Popular Teas from BOHSee All 11 Teas
Recent Tasting Notes
The wife of one of my cousins has me in something of a tea war where we send each other interesting tea every month or so and she sent me a canister of this. It’s interesting, but I agree with the poster who called it the Liptons of Malaysia. It is a nice very bland basic black tea with nothing really special about it. It’s tasty but it’s not interesting. Nothing stands out about it.
Very faint aroma, almost nonexistent, only very subtle traces of earth and malt.
So is the taste. Tea brewed from one teabag is watery and bland. I suppose that if brewed from two teabags or from loose leaf, it may turn out rather good, but it shouldn’t supposed to be like that.
Flavors: Earth, Malt
My morning mug of tea today, with some cashew milk.
This was a share from VariaTEA – so thank you for that! My new roommate/landlord made us breakfast this morning and it was SO GOOD. I’m not actually sure what the food was, but it was basically like a Chinese egg/omelette type thing that was very thin and creamy/buttery, with lots of chives. I had three and they were insanely rich and filling.
This tea ended up being a really good counterpart because it was very full bodied and tannic, even with the cashew milk, with lots and lots of malt/grain notes. It also wasn’t overly sweet, so that body/dense black tea character reallyyyy helped to cut some of the richness of the meal.
A share from VariaTEA!
To be completely honest, I had low expectations for this tea based on the dry leaf aroma and cut style – it seemed like it was either going to be really flat/dull or really choppy/harsh. I was delightfully surprised when I made it up though! The liquor is a deep red with great clarity, and the tea itself was very robust and full bodied while still being incredibly smooth and well rounded. Very, very minimal astringency and no bitterness! Notes of malt and grains, some sweetness and a hint of red fruit.
Really, really damn good.
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This is my morning cup. Smooth, dark, rich, slightly malty flavor. It never fails to satisfy. The quality and consistency of this little known tea makes it an excellent value if you don’t mind the RT airfare to get it. Last I knew, BOH Tea was not exporting to the US market but perhaps this has changed.
I used to visit Malaysia often, and have somewhat fond memories of the hyper-sweet teas that are brought to your table by default when you order tea. So, I bought this canister out of sentimentality. I don’t drink it often, though. It’s ground up very fine and seems low-quality, even though it’s the “gold blend.” I can’t imagine drinking this without milk and sugar. As a straight tea, it’s rather bad.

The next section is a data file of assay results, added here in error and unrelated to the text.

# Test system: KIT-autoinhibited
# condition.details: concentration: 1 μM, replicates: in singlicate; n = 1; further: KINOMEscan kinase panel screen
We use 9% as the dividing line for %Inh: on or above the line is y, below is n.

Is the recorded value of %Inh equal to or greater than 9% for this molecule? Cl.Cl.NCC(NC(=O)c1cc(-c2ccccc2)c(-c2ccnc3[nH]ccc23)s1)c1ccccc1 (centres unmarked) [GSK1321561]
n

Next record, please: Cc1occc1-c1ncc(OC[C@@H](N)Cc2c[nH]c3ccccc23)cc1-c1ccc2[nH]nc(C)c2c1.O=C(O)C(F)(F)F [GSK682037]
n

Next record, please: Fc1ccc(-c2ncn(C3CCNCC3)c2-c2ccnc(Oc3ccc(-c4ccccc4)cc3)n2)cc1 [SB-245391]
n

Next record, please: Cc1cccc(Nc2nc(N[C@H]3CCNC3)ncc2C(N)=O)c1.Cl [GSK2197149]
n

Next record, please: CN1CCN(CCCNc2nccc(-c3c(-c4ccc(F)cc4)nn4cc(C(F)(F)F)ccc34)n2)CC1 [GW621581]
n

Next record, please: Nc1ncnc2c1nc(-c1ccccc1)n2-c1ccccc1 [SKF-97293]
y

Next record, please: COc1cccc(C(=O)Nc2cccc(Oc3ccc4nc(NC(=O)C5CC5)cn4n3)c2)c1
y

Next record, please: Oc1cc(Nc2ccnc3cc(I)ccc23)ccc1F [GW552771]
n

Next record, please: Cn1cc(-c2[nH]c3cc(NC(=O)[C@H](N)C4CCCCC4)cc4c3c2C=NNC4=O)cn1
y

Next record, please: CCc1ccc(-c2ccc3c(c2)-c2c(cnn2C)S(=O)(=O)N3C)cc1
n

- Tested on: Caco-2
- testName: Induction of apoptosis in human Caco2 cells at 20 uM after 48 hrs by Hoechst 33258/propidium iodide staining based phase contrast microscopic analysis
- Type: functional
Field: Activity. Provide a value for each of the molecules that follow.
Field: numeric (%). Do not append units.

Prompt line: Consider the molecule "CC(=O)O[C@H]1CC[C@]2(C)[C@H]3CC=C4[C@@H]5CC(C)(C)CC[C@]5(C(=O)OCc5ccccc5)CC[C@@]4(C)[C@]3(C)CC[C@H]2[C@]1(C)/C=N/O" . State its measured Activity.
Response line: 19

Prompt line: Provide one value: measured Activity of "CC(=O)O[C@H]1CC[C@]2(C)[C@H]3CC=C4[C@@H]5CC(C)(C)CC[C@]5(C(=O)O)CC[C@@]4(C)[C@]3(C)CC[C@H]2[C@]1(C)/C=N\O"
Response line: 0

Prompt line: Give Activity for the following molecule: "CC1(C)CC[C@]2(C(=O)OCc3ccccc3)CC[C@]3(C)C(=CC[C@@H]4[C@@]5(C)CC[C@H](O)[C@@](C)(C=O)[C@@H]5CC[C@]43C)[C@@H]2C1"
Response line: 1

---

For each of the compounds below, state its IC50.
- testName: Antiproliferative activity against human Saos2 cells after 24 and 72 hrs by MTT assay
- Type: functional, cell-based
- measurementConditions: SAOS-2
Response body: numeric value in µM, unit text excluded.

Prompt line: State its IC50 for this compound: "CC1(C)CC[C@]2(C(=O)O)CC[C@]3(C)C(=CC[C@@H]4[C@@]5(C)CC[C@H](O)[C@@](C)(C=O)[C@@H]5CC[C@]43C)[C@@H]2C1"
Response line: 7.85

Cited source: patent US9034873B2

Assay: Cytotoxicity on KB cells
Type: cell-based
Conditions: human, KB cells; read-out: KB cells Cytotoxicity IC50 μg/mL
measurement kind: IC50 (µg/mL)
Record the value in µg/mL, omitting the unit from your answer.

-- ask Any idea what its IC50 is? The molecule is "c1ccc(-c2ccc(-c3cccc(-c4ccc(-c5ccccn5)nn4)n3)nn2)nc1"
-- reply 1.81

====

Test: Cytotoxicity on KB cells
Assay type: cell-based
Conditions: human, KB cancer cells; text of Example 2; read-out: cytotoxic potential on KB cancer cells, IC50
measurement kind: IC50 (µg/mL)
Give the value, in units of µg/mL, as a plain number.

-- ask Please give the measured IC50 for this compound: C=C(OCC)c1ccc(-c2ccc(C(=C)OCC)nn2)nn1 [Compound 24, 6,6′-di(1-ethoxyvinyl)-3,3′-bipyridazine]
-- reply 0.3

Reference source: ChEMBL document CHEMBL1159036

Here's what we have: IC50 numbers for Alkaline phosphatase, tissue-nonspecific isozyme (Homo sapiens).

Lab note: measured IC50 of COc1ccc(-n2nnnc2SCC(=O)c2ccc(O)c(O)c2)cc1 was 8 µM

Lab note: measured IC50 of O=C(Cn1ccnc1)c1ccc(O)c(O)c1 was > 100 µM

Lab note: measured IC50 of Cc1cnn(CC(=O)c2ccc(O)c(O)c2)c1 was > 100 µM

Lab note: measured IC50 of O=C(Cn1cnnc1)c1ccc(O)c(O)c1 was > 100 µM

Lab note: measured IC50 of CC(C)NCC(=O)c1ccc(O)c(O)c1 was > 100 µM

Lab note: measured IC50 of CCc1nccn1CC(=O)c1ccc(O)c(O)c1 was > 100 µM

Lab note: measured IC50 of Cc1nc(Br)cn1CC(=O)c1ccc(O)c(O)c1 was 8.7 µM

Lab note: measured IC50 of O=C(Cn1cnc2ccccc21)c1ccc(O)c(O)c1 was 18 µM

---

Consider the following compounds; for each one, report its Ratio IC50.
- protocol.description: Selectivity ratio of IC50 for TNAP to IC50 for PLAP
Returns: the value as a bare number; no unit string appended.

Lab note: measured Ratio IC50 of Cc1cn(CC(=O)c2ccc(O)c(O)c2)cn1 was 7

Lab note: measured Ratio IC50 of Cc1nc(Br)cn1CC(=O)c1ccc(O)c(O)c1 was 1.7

I’ve been a Tea drinker for a long time, but recently gotten really into drinking it. I decided to branch out and get some tea that I’ve never seen or heard of, which leaves a big variety out there since I’m a newbie to the world of teas. I ordered BOH Plantations Cameron Highlands Tea on a whim and haven’t regretted it since. Its a very delicious, smooth black tea that I think is great anytime of the day or season, but I’m a newbie again…so your mileage may vary. It’s worth a try though :)
I can’t do straight green teas first thing in the morning (sensitive stomach) so I usually go for a black with milk if I do feel like tea then. This one I’ve had before but the more I drink it the more average I find it. Its so average I’d rather drink Tetley over this. Don’t get me wrong its not horrible, just rather blah.
Second time drinking this. Its an okay tea, that doesn’t really stand out is my conclusion. Decent for sipping in the mornings in a rush as there isn’t anything in particular to savour slowly. Because it is so ordinary, it’d probably make a great tea base for adding fruit or other ingredients, as it wouldn’t overpower any flavours.
I think my next project will be to try mixing this with some dried fruit / nut mixes that I usually use for granola making, and see how the flavours meld.
Picked this up on a trip to Asia last year, and only got around to trying it now. Comes in loose leaf in a standard sized tin, so I used the Bodum infuser for this. Its a fairly standard tasting black tea, I brewed it strong at first, 1 tsp for 5 min in 1/2 cup water, and then mixed in 1/2 cup hot milk to get a really milky black tea with no sugar. Seems like it will make a good breakfast tea. I’m going to try it next mixed with coffee and see if it goes well! I find combining tea & coffee gives a nice extra boost which I’m sure I’ll need when work starts back up next week…